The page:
He and others took advantage of Canada's poor security measures obtaining fake passports and identities, and even travelled abroad for terrorist training.
Since then, the Canadian Government has had to counteract the image that many US officials and the media there have of their northern neighbours: that Canadians are soft on terrorism, immigration and security.
Canada has signed an agreement with the US to halt what has been called asylum shopping - refugees who have been denied or think they will be denied asylum in one country, then crossing the border to apply in the other.
Deciding to slam the door on refugees who travel through the US has earned Canada rare criticism from the UNHCR as well as human rights groups.
They say that America's policies are nothing to emulate. They are critical of the US for creating a system that permits inspectors to make the on-the-spot decision to immediately deport people if they are not satisfied that the applicants have a credible fear of persecution.
These groups also accuse the US of the use of widespread detention and automatically detaining people from certain countries such as Haiti.
Ethiopian and Somalian taxi drivers tell their stories of conflict and hunger and how, despite their lowly jobs, they are grateful to the country that took them in
Immigration lawyers are also dismayed that in other ways, Canada's system, once among the most generous in the world, appears to becoming more and more like its powerful neighbour to the south.
Critics say Canada is more concerned about protecting its all-important cross-border trade than retaining an independent refugee policy.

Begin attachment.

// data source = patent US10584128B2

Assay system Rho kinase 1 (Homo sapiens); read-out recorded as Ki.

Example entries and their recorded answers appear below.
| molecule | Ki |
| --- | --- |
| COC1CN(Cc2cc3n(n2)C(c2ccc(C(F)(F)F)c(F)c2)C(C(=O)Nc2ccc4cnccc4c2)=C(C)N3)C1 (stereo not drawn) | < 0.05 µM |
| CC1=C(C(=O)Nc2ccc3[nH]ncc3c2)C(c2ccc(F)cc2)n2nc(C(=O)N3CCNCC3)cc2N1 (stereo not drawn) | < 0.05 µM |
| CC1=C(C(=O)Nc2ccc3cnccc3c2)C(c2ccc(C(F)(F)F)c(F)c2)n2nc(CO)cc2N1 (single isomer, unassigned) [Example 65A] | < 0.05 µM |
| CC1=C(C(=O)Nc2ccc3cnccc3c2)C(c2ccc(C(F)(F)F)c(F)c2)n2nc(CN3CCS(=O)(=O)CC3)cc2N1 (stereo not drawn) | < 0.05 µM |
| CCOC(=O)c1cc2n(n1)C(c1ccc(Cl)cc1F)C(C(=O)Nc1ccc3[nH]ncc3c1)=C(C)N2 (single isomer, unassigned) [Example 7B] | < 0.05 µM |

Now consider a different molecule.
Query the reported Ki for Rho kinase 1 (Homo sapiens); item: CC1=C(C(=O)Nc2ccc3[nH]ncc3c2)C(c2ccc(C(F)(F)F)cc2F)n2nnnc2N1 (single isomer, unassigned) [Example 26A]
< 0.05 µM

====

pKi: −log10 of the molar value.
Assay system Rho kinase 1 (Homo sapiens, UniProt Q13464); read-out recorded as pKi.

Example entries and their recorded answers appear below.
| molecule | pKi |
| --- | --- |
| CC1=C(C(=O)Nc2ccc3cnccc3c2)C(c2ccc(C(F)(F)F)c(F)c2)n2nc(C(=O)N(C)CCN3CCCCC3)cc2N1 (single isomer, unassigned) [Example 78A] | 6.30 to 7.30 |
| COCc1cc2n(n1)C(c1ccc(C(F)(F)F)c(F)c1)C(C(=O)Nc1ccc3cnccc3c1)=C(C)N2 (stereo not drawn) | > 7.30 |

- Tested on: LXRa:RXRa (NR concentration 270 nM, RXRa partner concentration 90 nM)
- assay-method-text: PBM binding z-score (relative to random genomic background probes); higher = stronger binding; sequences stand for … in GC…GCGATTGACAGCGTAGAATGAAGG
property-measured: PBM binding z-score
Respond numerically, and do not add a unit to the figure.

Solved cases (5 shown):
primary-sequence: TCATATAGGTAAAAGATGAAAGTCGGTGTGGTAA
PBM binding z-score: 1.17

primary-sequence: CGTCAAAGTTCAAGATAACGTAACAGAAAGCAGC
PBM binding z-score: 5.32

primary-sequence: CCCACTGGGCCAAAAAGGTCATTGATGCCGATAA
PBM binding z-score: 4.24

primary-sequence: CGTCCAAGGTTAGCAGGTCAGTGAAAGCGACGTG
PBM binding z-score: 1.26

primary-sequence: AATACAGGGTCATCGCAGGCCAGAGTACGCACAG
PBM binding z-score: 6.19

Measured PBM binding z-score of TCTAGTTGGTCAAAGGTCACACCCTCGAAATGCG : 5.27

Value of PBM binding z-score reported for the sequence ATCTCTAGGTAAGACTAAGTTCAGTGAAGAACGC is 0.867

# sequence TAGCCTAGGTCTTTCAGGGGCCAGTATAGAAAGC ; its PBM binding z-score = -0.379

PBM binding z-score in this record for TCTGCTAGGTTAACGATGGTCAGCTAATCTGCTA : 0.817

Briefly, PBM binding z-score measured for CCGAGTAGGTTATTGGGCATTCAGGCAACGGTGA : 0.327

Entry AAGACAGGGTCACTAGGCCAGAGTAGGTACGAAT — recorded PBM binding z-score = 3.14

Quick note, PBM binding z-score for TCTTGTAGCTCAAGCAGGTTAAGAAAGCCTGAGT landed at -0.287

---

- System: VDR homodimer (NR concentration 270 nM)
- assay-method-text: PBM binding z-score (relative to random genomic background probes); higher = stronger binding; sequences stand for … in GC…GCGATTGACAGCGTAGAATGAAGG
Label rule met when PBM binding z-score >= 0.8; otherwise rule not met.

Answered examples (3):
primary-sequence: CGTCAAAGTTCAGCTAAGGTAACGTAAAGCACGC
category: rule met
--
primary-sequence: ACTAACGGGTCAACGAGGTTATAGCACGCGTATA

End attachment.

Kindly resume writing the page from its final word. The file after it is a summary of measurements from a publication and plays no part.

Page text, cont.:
But a large majority - 73% of Canadians - want tougher immigration and refugee policies according to a recent poll carried out by the firm Compas for a national newspaper and broadcaster.
The poll also found that 65% of Canadians support the harmonisation of border security between the United States and Canada as the most effective way of protecting the country from terrorists.
It's hard to tell from polls such as these whether Canadians think there are too many refugees or whether they are more worried about security and trade.
Canada has always depicted itself as a country welcoming to those persecuted in other countries.
In the 1960s Canada even took in hundreds of thousands of draft dodgers and conscientious objectors to the Vietnam War who crossed over from the United States.
It's a feeling most palpable in a city like Toronto, one of the most multicultural cities in the world, where by and large people seem to get along and empathise with one another.
Here, Ethiopian and Somalian taxi drivers tell their stories of conflict and hunger and how, despite their lowly jobs, they are grateful to the country that took them in.
It's a sentiment echoed by many different ethnic groups who have suffered persecution in their countries of origin.
The immigration minister's proposed overhaul of the system still has many hurdles to cross before it becomes law.
But it seems Canada is moving more towards, than away from, a stricter system like Australia's, in which civil servants decide claims and more people will be detained.